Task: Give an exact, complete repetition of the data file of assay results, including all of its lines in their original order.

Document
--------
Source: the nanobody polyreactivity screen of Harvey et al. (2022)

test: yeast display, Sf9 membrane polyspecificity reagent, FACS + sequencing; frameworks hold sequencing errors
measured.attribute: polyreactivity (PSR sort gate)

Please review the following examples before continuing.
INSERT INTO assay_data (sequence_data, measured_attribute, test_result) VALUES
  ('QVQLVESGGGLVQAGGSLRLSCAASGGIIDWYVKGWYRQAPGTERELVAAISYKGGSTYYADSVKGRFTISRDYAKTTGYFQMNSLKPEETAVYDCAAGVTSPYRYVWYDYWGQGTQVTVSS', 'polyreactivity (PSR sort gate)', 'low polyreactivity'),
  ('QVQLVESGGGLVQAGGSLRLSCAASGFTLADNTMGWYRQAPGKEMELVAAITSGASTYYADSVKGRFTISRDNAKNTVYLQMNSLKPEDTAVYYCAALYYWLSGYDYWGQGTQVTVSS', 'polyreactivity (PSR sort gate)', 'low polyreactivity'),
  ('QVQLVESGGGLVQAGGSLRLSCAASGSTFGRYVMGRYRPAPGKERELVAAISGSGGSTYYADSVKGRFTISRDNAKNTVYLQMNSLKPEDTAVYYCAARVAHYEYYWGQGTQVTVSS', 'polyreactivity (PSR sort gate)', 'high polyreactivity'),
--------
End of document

Source: the nanobody polyreactivity screen of Harvey et al. (2022)

test: yeast display, Sf9 membrane polyspecificity reagent, FACS + sequencing; frameworks hold sequencing errors
measured.attribute: polyreactivity (PSR sort gate)

Please review the following examples before continuing.
INSERT INTO assay_data (sequence_data, measured_attribute, test_result) VALUES
  ('QVQLVESGGGLVQAGGSLRLSCAASGGIIDWYVKGWYRQAPGTERELVAAISYKGGSTYYADSVKGRFTISRDYAKTTGYFQMNSLKPEETAVYDCAAGVTSPYRYVWYDYWGQGTQVTVSS', 'polyreactivity (PSR sort gate)', 'low polyreactivity'),
  ('QVQLVESGGGLVQAGGSLRLSCAASGFTLADNTMGWYRQAPGKEMELVAAITSGASTYYADSVKGRFTISRDNAKNTVYLQMNSLKPEDTAVYYCAALYYWLSGYDYWGQGTQVTVSS', 'polyreactivity (PSR sort gate)', 'low polyreactivity'),
  ('QVQLVESGGGLVQAGGSLRLSCAASGSTFGRYVMGRYRPAPGKERELVAAISGSGGSTYYADSVKGRFTISRDNAKNTVYLQMNSLKPEDTAVYYCAARVAHYEYYWGQGTQVTVSS', 'polyreactivity (PSR sort gate)', 'high polyreactivity'),